Judges who simultaneously serve on both a military criminal court and a Guantanamo Bay review court do not violate a constitutional bar on “dual office-holding," because they are specifically authorized to do so by law, the U.S. Supreme Court ruled Friday.
A divided U.S. Supreme Court ruled Friday that the federal government generally needs a warrant to access historical cellphone location records, finding that the data deserves more stringent protection than other customer information held by service providers.
The U.S. Supreme Court ruled Friday that a Schlumberger Ltd. unit can recover profits it lost outside the U.S. due to a rival’s infringement of its oil exploration patents, saying the Federal Circuit was wrong to hold that such damages cannot be awarded based on overseas conduct.
Xerox Corp. can’t try to share the blame for what Texas alleges is a $1 billion civil Medicaid fraud with orthodontists who allegedly provided unnecessary services to poor children, the Texas Supreme Court held Friday.
An Illinois state appeals panel on Thursday upheld a Nixon Peabody LLP predecessor’s $5.7 million win for attorneys' fees the firm says it's owed for trial work it performed for a wealthy backer of Donald Trump’s presidential campaign in a suit against a Chicago suburb.
The Fourth Circuit on Thursday stayed a U.S. Army Corps of Engineers permit for the $3.5 billion Mountain Valley gas pipeline pending a petition for review following environmentalists’ argument that the developers have admitted they cannot satisfy the permit's conditions,
The U.S. Supreme Court's ruling clarifying exactly what must be in notices of appearances served to immigrants may seem narrow, but it could have far-reaching impacts, opening a new pathway to relief for deported immigrants while also calling into question a controversial precedent known as Chevron deference.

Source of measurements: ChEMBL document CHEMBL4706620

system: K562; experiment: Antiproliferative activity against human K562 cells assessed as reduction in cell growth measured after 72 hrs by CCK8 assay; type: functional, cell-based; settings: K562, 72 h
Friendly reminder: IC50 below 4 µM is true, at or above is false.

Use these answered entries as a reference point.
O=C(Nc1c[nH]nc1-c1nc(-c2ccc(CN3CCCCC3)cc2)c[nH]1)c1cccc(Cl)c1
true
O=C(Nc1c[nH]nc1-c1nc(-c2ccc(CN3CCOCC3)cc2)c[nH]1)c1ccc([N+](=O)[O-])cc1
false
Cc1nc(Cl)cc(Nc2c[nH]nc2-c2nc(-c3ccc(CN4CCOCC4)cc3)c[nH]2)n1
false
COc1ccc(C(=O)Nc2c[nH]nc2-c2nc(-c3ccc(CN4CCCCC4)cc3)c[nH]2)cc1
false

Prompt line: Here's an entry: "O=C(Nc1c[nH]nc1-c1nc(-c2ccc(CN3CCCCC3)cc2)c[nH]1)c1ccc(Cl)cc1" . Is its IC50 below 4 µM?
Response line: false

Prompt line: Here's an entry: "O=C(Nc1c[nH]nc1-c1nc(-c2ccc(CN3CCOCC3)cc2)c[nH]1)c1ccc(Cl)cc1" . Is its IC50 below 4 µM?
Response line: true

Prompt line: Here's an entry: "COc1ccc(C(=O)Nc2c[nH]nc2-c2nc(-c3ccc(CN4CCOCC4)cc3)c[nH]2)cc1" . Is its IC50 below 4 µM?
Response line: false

A divided Ninth Circuit ruled Wednesday that film producer Nu Image Inc. can't sue in federal court over a union contract provision requiring it to pay into health and pension funds, in a decision that pitted a U.S. Supreme Court ruling against the appeals court’s own precedent.
A car dealership accused of hiring another auto seller’s employee and helping her steal a lucrative contract with the city of Tallahassee can’t participate in the arbitration between the employee and her former company, a Florida appeals court ruled in a split decision Wednesday.
Maryland's highest court declared Thursday that a lower state court did not have the authority to order the Attorney Grievance Commission to investigate three lawyers representing Hillary Clinton, despite accusations of professional misconduct by an out-of-state attorney.
A California appellate court has affirmed a jury’s verdict that a doctor’s negligence did not contribute to the development of brain damage in a baby he helped deliver.
The U.S. Supreme Court on Thursday decided the most important tax case in two and a half decades, overruling its 1992 precedent in Quill v. North Dakota and holding internet retailers can be required to collect sales and use tax in states in which they lack a physical presence. Law360 looks back at how we got here and what a post-Quill world may look like.